Attached is a link to the current list of top ranked neurology and neurosurgery hospitals…
No he wasn’t dumb…slow…or retarded. “Dopey” had a condition known as Angelman syndrome (AS).
This page is a continuation of the first.
I found myself trying to reply to Doug.
An hour later, satisfied with the research and reply, my answer wouldn’t “post”.
After a little screaming and stomping, I realized that not only had I lost hours of work, but we had run out of space, too.
Time for page 2…
Within a decade, people with drug-resistant epilepsy may be able to take a pill to suppress seizures as required, in a similar way to how we take painkillers to relieve a headache.
Imagine a tiny, unobtrusive brain monitor — like an earbud or a hearing aid — that could read brainwaves through the ear.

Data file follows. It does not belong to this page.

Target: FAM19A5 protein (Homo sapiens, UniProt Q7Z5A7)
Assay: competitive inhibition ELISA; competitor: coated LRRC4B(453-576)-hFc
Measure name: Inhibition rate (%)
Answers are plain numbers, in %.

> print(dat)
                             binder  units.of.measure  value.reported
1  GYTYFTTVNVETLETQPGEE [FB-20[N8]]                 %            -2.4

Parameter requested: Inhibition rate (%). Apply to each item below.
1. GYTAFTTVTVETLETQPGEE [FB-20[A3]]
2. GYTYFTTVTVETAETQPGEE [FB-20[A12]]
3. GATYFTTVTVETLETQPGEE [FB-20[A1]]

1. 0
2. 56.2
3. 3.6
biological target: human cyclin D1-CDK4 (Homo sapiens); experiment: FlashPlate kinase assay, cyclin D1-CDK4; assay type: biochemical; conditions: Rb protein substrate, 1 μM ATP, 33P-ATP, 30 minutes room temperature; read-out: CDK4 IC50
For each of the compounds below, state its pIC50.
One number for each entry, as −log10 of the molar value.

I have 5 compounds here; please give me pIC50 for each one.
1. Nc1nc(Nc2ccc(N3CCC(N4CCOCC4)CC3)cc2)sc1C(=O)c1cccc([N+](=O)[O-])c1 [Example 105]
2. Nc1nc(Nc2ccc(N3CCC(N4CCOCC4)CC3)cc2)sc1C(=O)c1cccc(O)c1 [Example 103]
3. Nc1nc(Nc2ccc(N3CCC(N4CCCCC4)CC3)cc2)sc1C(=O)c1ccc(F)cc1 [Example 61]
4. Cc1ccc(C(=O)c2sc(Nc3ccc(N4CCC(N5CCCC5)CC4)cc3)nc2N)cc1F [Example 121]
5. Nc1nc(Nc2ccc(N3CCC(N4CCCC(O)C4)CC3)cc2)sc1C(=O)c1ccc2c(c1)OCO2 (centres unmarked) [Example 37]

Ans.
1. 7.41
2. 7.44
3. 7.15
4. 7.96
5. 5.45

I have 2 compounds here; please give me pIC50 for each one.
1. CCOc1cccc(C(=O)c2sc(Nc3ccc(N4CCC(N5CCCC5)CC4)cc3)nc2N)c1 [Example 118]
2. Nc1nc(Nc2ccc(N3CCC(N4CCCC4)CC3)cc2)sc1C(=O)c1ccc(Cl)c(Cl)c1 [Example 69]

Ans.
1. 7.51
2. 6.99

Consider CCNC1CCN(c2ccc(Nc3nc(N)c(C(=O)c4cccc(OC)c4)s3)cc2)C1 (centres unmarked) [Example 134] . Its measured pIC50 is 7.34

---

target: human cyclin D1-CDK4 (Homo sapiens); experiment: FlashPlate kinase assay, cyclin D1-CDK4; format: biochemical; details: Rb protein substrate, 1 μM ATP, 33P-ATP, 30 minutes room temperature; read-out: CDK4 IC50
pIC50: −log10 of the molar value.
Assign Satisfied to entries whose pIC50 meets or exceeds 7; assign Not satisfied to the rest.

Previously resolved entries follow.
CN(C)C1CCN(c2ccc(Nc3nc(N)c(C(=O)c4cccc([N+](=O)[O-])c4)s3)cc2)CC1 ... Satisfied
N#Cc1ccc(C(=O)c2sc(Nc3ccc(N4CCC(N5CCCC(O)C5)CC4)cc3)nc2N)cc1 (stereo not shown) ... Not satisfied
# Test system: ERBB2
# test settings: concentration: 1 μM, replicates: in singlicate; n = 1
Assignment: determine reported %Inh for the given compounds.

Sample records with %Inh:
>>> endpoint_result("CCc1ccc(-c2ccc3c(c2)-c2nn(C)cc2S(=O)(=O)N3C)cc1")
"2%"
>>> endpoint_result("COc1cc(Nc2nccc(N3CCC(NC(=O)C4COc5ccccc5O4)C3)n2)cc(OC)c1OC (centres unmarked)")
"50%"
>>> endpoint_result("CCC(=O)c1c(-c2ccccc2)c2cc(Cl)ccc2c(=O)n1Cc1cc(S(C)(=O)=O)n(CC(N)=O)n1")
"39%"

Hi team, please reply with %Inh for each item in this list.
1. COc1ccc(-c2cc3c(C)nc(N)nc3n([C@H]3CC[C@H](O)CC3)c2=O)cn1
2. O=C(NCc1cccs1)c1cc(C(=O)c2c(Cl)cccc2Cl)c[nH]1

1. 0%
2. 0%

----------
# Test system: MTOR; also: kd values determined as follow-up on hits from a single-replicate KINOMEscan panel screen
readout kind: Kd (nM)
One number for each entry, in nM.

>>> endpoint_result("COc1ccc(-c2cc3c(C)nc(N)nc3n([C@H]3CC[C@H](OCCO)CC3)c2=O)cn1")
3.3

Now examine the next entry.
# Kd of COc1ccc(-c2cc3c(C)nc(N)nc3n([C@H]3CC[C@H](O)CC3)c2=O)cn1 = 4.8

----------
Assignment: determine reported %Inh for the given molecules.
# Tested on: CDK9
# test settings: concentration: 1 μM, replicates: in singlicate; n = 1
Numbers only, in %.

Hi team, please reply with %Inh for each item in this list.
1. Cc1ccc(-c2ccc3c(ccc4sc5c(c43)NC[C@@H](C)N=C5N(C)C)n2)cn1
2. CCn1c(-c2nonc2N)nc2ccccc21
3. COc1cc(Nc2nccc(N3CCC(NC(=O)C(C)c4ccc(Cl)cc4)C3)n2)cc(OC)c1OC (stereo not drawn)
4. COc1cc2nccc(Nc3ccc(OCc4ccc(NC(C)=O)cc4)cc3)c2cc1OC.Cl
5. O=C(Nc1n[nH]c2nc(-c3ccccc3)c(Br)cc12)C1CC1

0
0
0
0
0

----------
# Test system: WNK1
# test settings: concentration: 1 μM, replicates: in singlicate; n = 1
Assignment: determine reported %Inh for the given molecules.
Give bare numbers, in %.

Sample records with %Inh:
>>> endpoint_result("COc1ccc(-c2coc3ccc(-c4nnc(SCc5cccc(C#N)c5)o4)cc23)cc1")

Amazing as it sounds, this tiny device could help predict seizures and track daily seizures in people with uncontrolled epilepsy, according to a small pilot study.
In a fraction of a second, head trauma can dramatically change a person’s life.
Head trauma caused by falls, physical abuse, violence, vehicle crashes and sporting accidents, not to mention modern warfare.
However, it’s important to realize that not all head injuries, even severe ones, result in seizures. And seizures frequently occur in people who haven’t experienced head trauma.
A new study shows that a simple blood test can determine whether or not someone has had an epileptic seizure.
A newly-released report from Pharmaceutical Research and Manufacturers of America (PhRMA) has revealed that 28 new medications are in development to treat epilepsy and seizures.
As an orphan drug, you can see why epilepsy isn’t way up front in the funding department.
But, miraculously, there are 7 new drugs that have come down the line.
Here’s a brief summary of each…